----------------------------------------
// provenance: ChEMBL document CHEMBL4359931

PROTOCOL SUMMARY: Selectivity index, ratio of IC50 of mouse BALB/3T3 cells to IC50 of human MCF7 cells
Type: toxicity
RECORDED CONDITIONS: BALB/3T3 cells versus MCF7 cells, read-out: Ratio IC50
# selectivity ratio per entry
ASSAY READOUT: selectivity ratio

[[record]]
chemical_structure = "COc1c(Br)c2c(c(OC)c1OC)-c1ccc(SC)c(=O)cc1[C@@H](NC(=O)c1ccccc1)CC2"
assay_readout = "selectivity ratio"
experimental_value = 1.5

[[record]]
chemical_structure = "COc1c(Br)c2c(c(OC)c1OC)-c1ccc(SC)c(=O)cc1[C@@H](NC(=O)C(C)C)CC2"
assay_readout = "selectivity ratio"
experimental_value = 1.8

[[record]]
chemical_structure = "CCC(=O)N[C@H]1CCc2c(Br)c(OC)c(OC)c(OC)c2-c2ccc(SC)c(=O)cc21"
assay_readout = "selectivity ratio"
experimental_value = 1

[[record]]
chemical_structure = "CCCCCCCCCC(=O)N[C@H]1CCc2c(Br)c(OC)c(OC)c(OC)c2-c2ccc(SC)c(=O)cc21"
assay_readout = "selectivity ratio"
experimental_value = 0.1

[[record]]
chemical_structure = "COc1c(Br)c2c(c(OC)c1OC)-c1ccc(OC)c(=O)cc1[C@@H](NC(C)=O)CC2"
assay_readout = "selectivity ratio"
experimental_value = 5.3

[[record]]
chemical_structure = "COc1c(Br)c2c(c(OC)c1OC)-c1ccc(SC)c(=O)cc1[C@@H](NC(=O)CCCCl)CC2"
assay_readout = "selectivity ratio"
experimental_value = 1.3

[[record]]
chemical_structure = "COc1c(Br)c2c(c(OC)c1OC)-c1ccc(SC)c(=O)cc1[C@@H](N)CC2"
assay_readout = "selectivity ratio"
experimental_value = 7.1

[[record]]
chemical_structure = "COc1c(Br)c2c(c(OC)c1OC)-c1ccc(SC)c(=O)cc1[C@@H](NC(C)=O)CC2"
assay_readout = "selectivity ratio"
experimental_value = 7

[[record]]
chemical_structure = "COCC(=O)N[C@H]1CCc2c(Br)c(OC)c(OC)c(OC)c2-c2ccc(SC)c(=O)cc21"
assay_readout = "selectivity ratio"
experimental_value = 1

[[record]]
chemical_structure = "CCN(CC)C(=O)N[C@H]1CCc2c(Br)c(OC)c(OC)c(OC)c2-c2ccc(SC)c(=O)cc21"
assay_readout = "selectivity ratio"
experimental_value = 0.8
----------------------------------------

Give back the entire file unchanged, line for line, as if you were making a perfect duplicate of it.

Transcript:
// provenance: ChEMBL document CHEMBL4359931

PROTOCOL SUMMARY: Selectivity index, ratio of IC50 of mouse BALB/3T3 cells to IC50 of human MCF7 cells
Type: toxicity
RECORDED CONDITIONS: BALB/3T3 cells versus MCF7 cells, read-out: Ratio IC50
# selectivity ratio per entry
ASSAY READOUT: selectivity ratio

[[record]]
chemical_structure = "COc1c(Br)c2c(c(OC)c1OC)-c1ccc(SC)c(=O)cc1[C@@H](NC(=O)c1ccccc1)CC2"
assay_readout = "selectivity ratio"
experimental_value = 1.5

[[record]]
chemical_structure = "COc1c(Br)c2c(c(OC)c1OC)-c1ccc(SC)c(=O)cc1[C@@H](NC(=O)C(C)C)CC2"
assay_readout = "selectivity ratio"
experimental_value = 1.8

[[record]]
chemical_structure = "CCC(=O)N[C@H]1CCc2c(Br)c(OC)c(OC)c(OC)c2-c2ccc(SC)c(=O)cc21"
assay_readout = "selectivity ratio"
experimental_value = 1

[[record]]
chemical_structure = "CCCCCCCCCC(=O)N[C@H]1CCc2c(Br)c(OC)c(OC)c(OC)c2-c2ccc(SC)c(=O)cc21"
assay_readout = "selectivity ratio"
experimental_value = 0.1

[[record]]
chemical_structure = "COc1c(Br)c2c(c(OC)c1OC)-c1ccc(OC)c(=O)cc1[C@@H](NC(C)=O)CC2"
assay_readout = "selectivity ratio"
experimental_value = 5.3

[[record]]
chemical_structure = "COc1c(Br)c2c(c(OC)c1OC)-c1ccc(SC)c(=O)cc1[C@@H](NC(=O)CCCCl)CC2"
assay_readout = "selectivity ratio"
experimental_value = 1.3

[[record]]
chemical_structure = "COc1c(Br)c2c(c(OC)c1OC)-c1ccc(SC)c(=O)cc1[C@@H](N)CC2"
assay_readout = "selectivity ratio"
experimental_value = 7.1

[[record]]
chemical_structure = "COc1c(Br)c2c(c(OC)c1OC)-c1ccc(SC)c(=O)cc1[C@@H](NC(C)=O)CC2"
assay_readout = "selectivity ratio"
experimental_value = 7

[[record]]
chemical_structure = "COCC(=O)N[C@H]1CCc2c(Br)c(OC)c(OC)c(OC)c2-c2ccc(SC)c(=O)cc21"
assay_readout = "selectivity ratio"
experimental_value = 1

[[record]]
chemical_structure = "CCN(CC)C(=O)N[C@H]1CCc2c(Br)c(OC)c(OC)c(OC)c2-c2ccc(SC)c(=O)cc21"
assay_readout = "selectivity ratio"
experimental_value = 0.8